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I want to add A, B and the carry in. This should be done using only one big adder. But when I look at the circuit generated, there is an extra adder for the carry in. How can I solve this problem?

Picture:

enter image description here

Code:

library ieee;
use ieee.std_logic_1164.all;
use ieee.numeric_std.all;
entity adder is
    port(
        a, b : in unsigned(3 downto 0);
        result : out unsigned(3 downto 0);
        clk : in STD_LOGIC;
        cin : in integer
    );
end entity;
architecture behavioral of adder is
    signal a_r, b_r, result_r : unsigned(3 downto 0);
    signal cin_r : integer;
begin
    process(clk)
    begin
        if rising_edge(clk) then
            a_r <= a;
            b_r <= b;
            cin_r <= cin;
            result_r <= a_r + b_r + to_unsigned(cin_r, 4);
        end if;
        result <= result_r;
    end process;
end behavioral;
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  • \$\begingroup\$ speculation here, so not an answer. Cin is an integer, you may need to extract bit 4 external to your adder process and forward the single bit. But, it looks like it has synthesised what you have asked for, which is two adders, two plus signs in the expression. What width does the function to_unsigned expand up to? If you have a specific FPGA vendor in mind, then they will provide libraries from which you can directly generate full adders. The generic logic you are generating in this step may be synthesised correctly by a vendor's software. \$\endgroup\$ – Neil_UK Aug 27 '16 at 16:06
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    \$\begingroup\$ What does the technology map output look like. RTL is only half the story - even in Verilog you can end up with the same "two adders" in RTL, but there is only one in the technology map. But either way, your signals seem to be all the wrong size as the others have pointed out, \$\endgroup\$ – Tom Carpenter Aug 27 '16 at 16:39
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    \$\begingroup\$ cin, cin_r S.B. std_logic (1 bit), result_r <= a_r + b_r + ("" & cin_r); Converts cin_r to unsigned, length 1. \$\endgroup\$ – user8352 Aug 27 '16 at 16:52
  • \$\begingroup\$ You have removed the problem from your question. The good news is it can be recovered from the edit history. You could show your modifications and results in a separate answer. It might even get up votes. \$\endgroup\$ – user8352 Aug 28 '16 at 0:41
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Why are cin and cin_r of type integer? You can see in the Altera RTL view that it's trying to synthesize a 32-bit wide signal!

Typically, a VHDL adder would take two unsigned or signed inputs of appropriate width and the cin input of type std_logic or similar one-bit-wide signal. Try changing the two integers into std_logics and seeing if the result_r <= a_r + b_r + ("" & cin_r); (suggested by user8352) can correctly infer an adder with carry-in.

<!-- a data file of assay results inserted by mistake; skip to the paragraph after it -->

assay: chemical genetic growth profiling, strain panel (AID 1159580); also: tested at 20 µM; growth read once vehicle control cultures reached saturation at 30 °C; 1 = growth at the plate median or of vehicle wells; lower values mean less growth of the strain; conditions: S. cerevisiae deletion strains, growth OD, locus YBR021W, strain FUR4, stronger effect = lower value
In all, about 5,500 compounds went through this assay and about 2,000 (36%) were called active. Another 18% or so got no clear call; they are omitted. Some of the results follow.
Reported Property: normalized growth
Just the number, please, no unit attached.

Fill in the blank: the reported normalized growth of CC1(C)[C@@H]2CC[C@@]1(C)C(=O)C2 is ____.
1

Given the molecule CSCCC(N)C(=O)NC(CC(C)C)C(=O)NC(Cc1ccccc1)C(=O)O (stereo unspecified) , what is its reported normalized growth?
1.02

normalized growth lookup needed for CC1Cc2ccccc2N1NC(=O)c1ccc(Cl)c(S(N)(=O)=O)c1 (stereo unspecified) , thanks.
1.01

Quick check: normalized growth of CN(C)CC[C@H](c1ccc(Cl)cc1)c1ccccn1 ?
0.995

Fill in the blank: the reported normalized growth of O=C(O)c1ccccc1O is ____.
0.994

Also, your adder does not appear to correctly handle overflow/carry.

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  • \$\begingroup\$ When changing cin and cin_r to STD_LOGIC I get the following error: Error (10476): VHDL error at adder.vhd(21): type of identifier "cin_r" does not agree with its usage as "natural" type \$\endgroup\$ – gilianzz Aug 27 '16 at 19:38
  • \$\begingroup\$ I don't have any VHDL tools handy, but I changed the form to user8352's comment suggestion. \$\endgroup\$ – user2943160 Aug 27 '16 at 23:19
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To solve this problem you have to change cin and cin_r to STD_LOGIC. The line

result_r <= a_r + b_r + to_unsigned(cin_r, 4);

becomes

result_r <= a_r + b_r + ("" & cin_r);

The new code is:

library ieee;
use ieee.std_logic_1164.all;
use ieee.numeric_std.all;
entity adder is
    port(
        a, b : in unsigned(3 downto 0);
        result : out unsigned(3 downto 0);
        clk, cin : in STD_LOGIC
    );
end entity;
architecture behavioral of adder is
    signal a_r, b_r, result_r : unsigned(3 downto 0);
    signal cin_r : STD_LOGIC;
begin
    process(clk)
    begin
        if rising_edge(clk) then
            a_r <= a;
            b_r <= b;
            cin_r <= cin;
            result_r <= a_r + b_r + ("" & cin_r);
        end if;
        result <= result_r;
    end process;
end behavioral;
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All current answers are bad design. a b and c should all be either integers or unsigneds. Correctly defining the ranges will solve the problem.

Either cin and cin_r become

unsigned(0 downto 0)

and a and b stay as they are now or you put

a : natural range 0 to 7
b : natural range 0 to 7
a_r : natural range 0 to 7
b_r : natural range 0 to 7
cin : natural range 0 to 1
cin_r : natural range 0 to 1
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